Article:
Improving the Health & Safety of all Emergency Responders

The Heat Is On….
Billy D Hayes
FDSOA SafetyGram Editor

As we find ourselves entering the hot “dog” days of summer, it is imperative that attention be given to the prevention, response, and recovery from heat related emergencies to our firefighters and first responders. While it is incumbent upon us individually to take precautions, and to recognize signs and symptoms, it should also be in the minds of company officers, chief officers, and certainly safety officers, to pay attention on emergency and training scenes.

Temperatures on hot/warm days, in conjunction with the use of personal protective equipment (PPE), and exertion from activities can pose serious dangers to firefighters. Heat related illnesses and/or injuries can easily occur if not monitored accordingly. Heat cramps, heat exhaustion, and heat stroke are among the most common occurrences.

The National Fire Protection Association’s (NFPA) Standard 1584: Standard on the Rehabilitation Process for Members During Emergency Operations and Training Exercises, outlines steps to be taken to prevent heat stress emergencies and rehabilitating members on the scene. Regardless of the size of the department, measures should be in place and planned to take care of our members. Even for smaller departments, collaboration with partnering agencies should be sought out.

Unfortunately, NFPA 1584 is often not followed in detail like many of the other standards that have been published. The reasons are plenty, “we’ve always done it this way,” “rehab is for wimps,” and/or “we don’t have the personnel or resources.” In some cases, there are valid reasons and not just excuses. The “we’ve always done it this way” can truly mean that due to lack of resources, past practice, and/or training, departments have never experienced how to properly or effectively implement the standard. However, there are some simple steps that individuals, and/or under the guidance of a safety officer, can be taken to prevent heat related emergencies:

  • Establish SOP’s in relation to NFPA 1584 that outline measures to be taken for rehabilitation of members operating at emergency incidents and/or training exercises.
  • Pay attention in advance to climate conditions that you or members of your organization may face.
  • Proper hydration to maintain fluid balance. Drink until you are never thirsty!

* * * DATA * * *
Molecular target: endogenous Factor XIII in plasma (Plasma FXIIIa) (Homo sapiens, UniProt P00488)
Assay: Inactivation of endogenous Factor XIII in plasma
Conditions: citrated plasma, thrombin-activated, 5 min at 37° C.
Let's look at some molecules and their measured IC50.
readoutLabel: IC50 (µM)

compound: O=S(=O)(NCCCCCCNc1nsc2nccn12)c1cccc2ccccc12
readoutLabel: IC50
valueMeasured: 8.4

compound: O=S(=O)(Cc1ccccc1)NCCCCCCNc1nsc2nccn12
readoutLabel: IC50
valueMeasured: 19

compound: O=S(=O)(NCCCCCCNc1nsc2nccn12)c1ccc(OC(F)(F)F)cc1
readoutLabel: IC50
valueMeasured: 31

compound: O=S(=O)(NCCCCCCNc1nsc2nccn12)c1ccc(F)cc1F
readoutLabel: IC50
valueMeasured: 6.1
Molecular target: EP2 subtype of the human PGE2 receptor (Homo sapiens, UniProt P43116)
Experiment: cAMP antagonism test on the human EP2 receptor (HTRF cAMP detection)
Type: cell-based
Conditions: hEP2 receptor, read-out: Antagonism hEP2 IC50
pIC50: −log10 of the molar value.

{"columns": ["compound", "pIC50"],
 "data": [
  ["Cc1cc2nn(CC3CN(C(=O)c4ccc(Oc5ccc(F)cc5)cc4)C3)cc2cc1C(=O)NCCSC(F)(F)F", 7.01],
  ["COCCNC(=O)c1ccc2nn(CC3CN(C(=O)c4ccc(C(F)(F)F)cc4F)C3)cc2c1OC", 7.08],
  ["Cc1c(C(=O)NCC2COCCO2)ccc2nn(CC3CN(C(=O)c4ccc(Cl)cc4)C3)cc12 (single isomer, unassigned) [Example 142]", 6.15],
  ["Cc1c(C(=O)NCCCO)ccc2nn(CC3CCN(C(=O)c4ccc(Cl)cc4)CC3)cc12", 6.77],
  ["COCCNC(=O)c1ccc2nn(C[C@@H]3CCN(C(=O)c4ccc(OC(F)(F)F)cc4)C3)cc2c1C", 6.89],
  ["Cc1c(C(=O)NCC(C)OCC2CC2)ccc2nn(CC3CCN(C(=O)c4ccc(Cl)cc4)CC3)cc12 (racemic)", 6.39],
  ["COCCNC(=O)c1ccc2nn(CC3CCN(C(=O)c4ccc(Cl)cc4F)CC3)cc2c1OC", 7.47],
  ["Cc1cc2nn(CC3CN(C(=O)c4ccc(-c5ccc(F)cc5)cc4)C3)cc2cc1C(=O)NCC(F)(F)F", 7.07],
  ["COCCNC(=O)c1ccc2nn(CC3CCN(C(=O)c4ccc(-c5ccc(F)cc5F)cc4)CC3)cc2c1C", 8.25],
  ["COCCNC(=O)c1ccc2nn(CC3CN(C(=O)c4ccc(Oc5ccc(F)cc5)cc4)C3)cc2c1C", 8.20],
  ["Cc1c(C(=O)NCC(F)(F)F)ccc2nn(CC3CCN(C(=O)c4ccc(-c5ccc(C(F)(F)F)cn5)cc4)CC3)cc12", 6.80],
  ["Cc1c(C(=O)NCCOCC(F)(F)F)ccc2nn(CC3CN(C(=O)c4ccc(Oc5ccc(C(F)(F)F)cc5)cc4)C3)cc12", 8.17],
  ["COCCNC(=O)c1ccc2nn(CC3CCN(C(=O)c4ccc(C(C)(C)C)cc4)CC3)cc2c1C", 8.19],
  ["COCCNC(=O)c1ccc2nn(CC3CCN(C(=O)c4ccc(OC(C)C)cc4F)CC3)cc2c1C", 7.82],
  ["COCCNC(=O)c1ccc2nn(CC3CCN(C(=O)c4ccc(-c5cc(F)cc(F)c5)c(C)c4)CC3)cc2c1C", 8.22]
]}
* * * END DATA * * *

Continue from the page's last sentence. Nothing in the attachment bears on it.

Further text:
• Proper nutrition that will provide the body the energy to operate under stressful conditions.
  • Exercise regularly in controlled environments and in gradually build to become acclimated to more intense conditions.
  • Take frequent breaks out of the elements if possible, and as necessary.
  • Wear loose fit clothing when possible, and remove PPE as safety allows for the body to cool.
  • If you don’t feel well, say something. If you see someone who may be suffering from a heat related emergency, and/or acting in a way that may place them in danger, say something.

Included in the SOP’s, and with the importance of collaboration, is the presence of EMS on-scene for rehab purposes. While some departments can provide that with their own respective resources, most rely on outside agencies who may provide transport services within that community. While the list above is essential in preventing emergencies, should an individual begin experiencing signs and symptoms, monitoring of heart rates, oxygen, as well as carbon monoxide, levels should be recorded for baselines.

It’s a known fact that the most common cause of firefighter line-of-duty-deaths is related to cardio-vascular events. Overexertion, whether through climate exposure and/or work performed, is a risk that is associated with our line of work. However, we can be proactive as individuals to reduce this risk to ourselves.

A final factor to determine with climate related conditions, especially in the heat, is the mental effect. As temperatures rise, the effect on the human body is not just stress, but mental stress from exertion can develop which causes members to become less sensitive and aware of their actions. Mistakes can be made which can jeopardize the safety of multiple individuals.

Safety officers should as well consider climate conditions as a part of their safety plan. Encourage members to take preventative actions as described above. Monitor the actions and behaviors of members, and the conditions on scene, and follow established SOP’s (or common sense) to have resources in place for effective rehab. The safety officer should not only be the eyes of unsafe conditions, you need to be the thermometer as well!

Be safe!


  • Over-exertion in extreme climate conditions is a higher risk factor for a cardiac event during and/or after and emergency or training.
  • Hydration, nutrition, exercise!
  • Don’t dismiss how you feel, or someone else feels for the safe of safety.
  • Establish SOP’s that correlate to NFPA 1584



Billy D. Hayes serves as the Fire Chief for the City of Onalaska, WI, and has previously served as the Fire Marshal for the University of South Alabama, Vice President of University Relations for Columbia Southern University, the Director of Community Affairs for the District of Columbia Fire and EMS Department, and as the Fire Chief and Emergency Management Coordinator for the City of Riverdale, GA. He is a graduate of Georgia Military College and Columbia Southern University, the National Fire Academy’s Executive Fire Officer Program, and has a Certificate in Local Government Management from the University of Georgia. He is a Past-President of the Metro Atlanta Fire Chiefs Association and Past-Chairman of the Board for the Georgia Firefighters Burn Foundation. Hayes is a published author and speaker on fire and life safety, officer development and leadership.